For procedures that cost more than the amount of your deductible, your insurance will most likely only cover a percentage of the cost. Therefore, you and your insurance each pay for a percentage of the cost. This is called co-insurance. Your insurance may cover anywhere from 20 to 80 percent depending on your plan. You will be responsible to cover the costs of the remaining balance.

Most insurance plans have an 80/20 split where you only have to pay for 20 percent of the cost of your procedure. Make sure that you find a plan that is right for you and also fits your budget. You should consider copays, co-insurance and deductible amounts as they are important aspects of your insurance plan.

Types of Coverage

Depending on the different dental insurance plans that you can pick from, your service providers will place procedure into three different categories. You should research and review what different plans offer and choose the one that best suits your needs.

The three categories for dental procedures are basic, preventative and major. Most dental plans place similar procedures in the preventative category and provide coverage for it. Preventative procedures include routine checkups, office visits for cleanings, x-rays and more.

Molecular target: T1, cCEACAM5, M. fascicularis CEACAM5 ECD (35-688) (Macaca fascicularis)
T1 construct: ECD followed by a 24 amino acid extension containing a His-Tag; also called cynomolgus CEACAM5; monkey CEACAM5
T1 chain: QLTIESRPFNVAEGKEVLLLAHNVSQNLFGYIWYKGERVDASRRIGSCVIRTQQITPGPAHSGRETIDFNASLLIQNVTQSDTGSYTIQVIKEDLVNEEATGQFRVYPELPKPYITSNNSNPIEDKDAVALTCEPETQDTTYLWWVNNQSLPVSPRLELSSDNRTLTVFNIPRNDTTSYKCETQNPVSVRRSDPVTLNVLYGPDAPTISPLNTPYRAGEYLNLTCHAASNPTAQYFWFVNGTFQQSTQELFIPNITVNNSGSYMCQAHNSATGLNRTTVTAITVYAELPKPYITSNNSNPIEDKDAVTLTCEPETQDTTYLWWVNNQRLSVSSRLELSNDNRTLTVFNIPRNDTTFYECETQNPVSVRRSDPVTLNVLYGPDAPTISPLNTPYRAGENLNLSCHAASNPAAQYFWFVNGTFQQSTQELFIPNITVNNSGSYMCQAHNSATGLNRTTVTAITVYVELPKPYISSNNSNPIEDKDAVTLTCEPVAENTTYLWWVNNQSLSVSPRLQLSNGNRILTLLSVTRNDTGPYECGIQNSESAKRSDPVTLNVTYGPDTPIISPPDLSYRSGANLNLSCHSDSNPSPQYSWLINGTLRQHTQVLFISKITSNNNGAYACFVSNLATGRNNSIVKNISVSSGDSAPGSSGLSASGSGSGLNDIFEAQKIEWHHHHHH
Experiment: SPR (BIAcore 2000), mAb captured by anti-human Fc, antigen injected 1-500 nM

Moreover, insurance providers place services like treatment for gum diseases, root canals, extractions and fillings in the basic category. Most of these procedures tend to have fees including copayments or co-insurance.

Depending on if you have finished paying for your deductible, and along with the other fees, you will have to pay for a certain amount when you get undergo these basic procedures. Insurance providers offer coverage for up to 80 percent of the cost of basic procedures, so you only have to pay a small remaining percentage.

Major procedures include more extensive work such as bridges and inlays, and it is the last category for services. Due to their extensive nature, you will have to pay more for this type of procedure as they cost more than basic and preventative work.

You should also understand how your dental insurance plan works before undergoing any type of procedure. Your insurance provider may categorize some procedures like root canals in the major category, while other plans may consider root canals a basic procedure.

Additional Things to Consider About Dental Insurance

Besides the essential information explained above, you should consider other important aspects of dental insurance before you decide to enroll in any plan. One of the things you will notice when you review the types of services your dental plan covers is that they do not cover cosmetic procedures.

Services including tooth whitening, veneers and gum countering are not essential nor do they pose a threat for your health. Therefore, dental insurance plans do not offer coverage for these types of services as they are not medically necessary.

You should also keep an eye on policy caps that your dental insurance plan may have. You will have a lower or higher coverage cap depending on your monthly premium costs. Usually, the higher the monthly premium the higher coverage cap you will have.

You must pay for the costs of any dental procedure you undergo once you meet your annual cap. Therefore, you should review your insurance policies to avoid incurring costs that you may not be able to afford if you meet your yearly limit.